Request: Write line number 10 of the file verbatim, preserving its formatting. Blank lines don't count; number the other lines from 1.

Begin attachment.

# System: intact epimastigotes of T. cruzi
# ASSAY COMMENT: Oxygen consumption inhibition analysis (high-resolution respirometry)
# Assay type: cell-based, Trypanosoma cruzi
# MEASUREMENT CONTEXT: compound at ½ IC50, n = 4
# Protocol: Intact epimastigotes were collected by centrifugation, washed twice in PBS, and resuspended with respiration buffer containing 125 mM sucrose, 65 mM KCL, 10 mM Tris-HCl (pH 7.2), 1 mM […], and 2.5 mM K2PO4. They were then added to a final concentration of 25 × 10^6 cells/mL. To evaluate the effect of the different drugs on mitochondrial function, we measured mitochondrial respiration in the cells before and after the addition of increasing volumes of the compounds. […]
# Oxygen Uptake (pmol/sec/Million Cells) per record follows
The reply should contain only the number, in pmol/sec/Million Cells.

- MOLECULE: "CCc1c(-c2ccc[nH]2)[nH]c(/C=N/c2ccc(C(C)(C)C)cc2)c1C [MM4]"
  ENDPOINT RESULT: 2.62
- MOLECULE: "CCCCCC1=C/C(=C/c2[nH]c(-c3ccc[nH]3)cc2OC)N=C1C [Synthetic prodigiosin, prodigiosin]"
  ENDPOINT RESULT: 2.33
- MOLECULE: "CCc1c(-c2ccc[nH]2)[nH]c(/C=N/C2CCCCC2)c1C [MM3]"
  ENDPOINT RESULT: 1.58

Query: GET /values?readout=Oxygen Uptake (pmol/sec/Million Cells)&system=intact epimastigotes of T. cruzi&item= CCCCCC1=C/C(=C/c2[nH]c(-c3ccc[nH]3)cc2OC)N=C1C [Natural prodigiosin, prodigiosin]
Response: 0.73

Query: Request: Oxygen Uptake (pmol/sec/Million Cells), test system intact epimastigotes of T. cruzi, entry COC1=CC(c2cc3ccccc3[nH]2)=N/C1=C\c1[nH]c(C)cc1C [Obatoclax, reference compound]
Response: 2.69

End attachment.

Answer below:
- MOLECULE: "CCCCCC1=C/C(=C/c2[nH]c(-c3ccc[nH]3)cc2OC)N=C1C [Synthetic prodigiosin, prodigiosin]"